After major public campaigns inside Israel and abroad, pressure on the Rwandan government not to accept refugees deported by Israel, and ultimately effective legal challenges, Israel announces it will scrap its mass deportation plan and work with the UN to resettle African asylum seekers in Western countries. This is a huge victory but there may be more fight ahead.
[Important update added at the bottom of this article.]
The Israeli government announced Monday that it was abandoning its plan to deport tens of thousands of African asylum seekers to Rwanda, following “mutual understandings” it had reached with the UN Refugee Agency. Under the agreement, UNHCR will work to resettle 16,250 African asylum seekers in Western countries and Israel will give legal status to a portion of the remaining African asylum seeker population in Israel.
This is a huge victory, primarily for the thousands of asylum seekers hopefully headed to countries that, unlike Israel and Rwanda, are willing to accept them. For those refugees who will finally get to stop living in fear of deportation, indefinite imprisonment, increasingly hostile laws targeting them and their livelihoods, and the insecurity of living without any legal status, this is among the better foreseeable outcomes.
It is also fairly clear that the massive anti-deportation movement played a pivotal role in pushing the Israeli government to agree to grant status to at least some of those African asylum seekers who are not resettled by the UN. Paradoxically, it was likely the deportation plan itself that motivated the UN to make its part of the deal happen.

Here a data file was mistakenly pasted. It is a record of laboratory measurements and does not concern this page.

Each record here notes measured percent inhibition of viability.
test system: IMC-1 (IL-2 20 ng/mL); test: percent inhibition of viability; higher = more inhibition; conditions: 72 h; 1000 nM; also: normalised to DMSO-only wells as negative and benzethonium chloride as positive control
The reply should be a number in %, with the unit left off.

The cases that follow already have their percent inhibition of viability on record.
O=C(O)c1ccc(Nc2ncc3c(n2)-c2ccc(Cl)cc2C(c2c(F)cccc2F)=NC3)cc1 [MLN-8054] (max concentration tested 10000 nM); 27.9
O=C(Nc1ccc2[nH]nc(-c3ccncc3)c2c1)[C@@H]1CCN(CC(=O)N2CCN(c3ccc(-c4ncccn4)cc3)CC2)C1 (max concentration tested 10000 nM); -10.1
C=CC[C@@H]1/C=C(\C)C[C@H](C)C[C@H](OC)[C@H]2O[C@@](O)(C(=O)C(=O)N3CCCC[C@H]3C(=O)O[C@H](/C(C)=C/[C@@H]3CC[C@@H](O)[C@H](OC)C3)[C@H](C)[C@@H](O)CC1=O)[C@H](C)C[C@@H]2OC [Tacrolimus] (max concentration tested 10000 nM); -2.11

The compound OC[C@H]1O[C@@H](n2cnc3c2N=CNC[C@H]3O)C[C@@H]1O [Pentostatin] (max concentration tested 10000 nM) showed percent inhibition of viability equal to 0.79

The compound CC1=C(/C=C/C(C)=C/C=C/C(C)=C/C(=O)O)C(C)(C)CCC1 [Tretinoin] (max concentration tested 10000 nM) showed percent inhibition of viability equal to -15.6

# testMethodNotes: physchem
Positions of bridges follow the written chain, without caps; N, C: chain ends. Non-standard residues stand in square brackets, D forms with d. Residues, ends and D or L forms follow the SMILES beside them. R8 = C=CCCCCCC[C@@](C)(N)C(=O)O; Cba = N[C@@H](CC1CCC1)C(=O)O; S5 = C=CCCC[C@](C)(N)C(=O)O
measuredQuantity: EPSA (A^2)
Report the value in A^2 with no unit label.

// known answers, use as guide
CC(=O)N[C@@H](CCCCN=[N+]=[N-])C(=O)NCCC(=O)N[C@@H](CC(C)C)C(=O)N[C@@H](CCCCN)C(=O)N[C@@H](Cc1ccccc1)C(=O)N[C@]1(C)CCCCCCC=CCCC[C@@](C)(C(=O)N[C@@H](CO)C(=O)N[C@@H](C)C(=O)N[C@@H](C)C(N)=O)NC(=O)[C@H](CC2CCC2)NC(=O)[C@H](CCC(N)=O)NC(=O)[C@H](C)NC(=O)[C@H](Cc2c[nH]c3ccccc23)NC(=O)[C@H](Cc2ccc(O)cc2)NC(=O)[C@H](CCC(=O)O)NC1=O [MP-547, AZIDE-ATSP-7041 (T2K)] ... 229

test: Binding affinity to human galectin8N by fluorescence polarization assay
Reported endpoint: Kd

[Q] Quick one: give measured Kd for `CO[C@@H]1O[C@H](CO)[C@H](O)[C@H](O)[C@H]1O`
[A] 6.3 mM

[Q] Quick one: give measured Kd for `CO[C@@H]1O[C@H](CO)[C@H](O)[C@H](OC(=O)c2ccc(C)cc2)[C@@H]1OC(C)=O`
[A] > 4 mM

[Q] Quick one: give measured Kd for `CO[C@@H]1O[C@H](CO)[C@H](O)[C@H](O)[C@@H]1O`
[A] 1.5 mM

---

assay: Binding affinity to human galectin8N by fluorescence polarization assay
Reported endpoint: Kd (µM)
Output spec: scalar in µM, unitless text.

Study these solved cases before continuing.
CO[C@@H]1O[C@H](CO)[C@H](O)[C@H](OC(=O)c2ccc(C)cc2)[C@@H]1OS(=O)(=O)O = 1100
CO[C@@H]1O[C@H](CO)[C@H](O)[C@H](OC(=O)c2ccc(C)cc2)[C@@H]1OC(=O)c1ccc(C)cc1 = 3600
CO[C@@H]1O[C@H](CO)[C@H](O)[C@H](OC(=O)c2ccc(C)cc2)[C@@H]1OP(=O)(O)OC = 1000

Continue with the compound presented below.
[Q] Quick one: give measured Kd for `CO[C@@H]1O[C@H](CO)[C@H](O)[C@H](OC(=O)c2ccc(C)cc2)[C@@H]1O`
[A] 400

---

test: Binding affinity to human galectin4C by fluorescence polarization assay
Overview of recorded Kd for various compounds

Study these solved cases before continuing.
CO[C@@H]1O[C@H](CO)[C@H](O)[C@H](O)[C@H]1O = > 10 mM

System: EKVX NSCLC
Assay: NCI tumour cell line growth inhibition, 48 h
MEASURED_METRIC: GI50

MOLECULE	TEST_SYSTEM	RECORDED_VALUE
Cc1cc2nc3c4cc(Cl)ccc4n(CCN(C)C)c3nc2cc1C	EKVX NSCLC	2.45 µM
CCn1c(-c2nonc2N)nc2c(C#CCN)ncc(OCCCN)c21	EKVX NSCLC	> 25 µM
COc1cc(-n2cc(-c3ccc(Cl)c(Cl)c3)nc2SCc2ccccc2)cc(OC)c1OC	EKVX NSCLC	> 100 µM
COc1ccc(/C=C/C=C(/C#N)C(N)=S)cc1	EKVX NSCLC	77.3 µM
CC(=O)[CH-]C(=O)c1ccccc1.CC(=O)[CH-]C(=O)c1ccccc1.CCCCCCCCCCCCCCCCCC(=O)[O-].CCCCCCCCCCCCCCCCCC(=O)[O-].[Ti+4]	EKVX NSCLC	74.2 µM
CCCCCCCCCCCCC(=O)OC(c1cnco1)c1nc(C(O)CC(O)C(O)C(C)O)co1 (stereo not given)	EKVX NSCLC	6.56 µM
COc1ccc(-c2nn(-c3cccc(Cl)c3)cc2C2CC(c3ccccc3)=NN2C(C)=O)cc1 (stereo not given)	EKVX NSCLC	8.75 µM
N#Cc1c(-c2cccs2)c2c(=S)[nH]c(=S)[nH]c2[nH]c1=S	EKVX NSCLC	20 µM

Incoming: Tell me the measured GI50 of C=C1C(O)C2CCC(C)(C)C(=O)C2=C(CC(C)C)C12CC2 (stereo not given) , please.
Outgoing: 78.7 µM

The combination of anti-deportation rallies across Israel and around the world, activists and journalists (+972 Magazine included) working to expose how Rwanda and Uganda refuse to actually absorb the refugees Israel deports there, public and international pressure on the Rwandan government, strategic lawsuits challenging the deportation plan itself, and the right timing, all played a role in stopping the mass deportations.
Speaking through tears Monday afternoon, Michael, a 25-years-old Eritrean asylum seeker, described the news as a huge victory. “It’s all because of our struggle. God and the nation of Israel helped us — first they stopped the deportation, but now they are going to get us status, and that is really great.”
“They wanted to send us to Uganda and Rwanda,” he said, getting cut off between sentences as passersby on the street stopped to congratulate him. “That would have been a disaster. But the people of Israel fought for our rights and in the end we won. I simply have no words.”
“This is an example of how men and women on the ground succeeded in finding legal cracks and created change in public perception,” said Sigal Avivi, a prominent refugee activist. “If we had just remained silent — the deportation would have happened and people would have been sent to find refugee again, at great risk to their lives — which has already claimed many lives.”
Now for the cautions.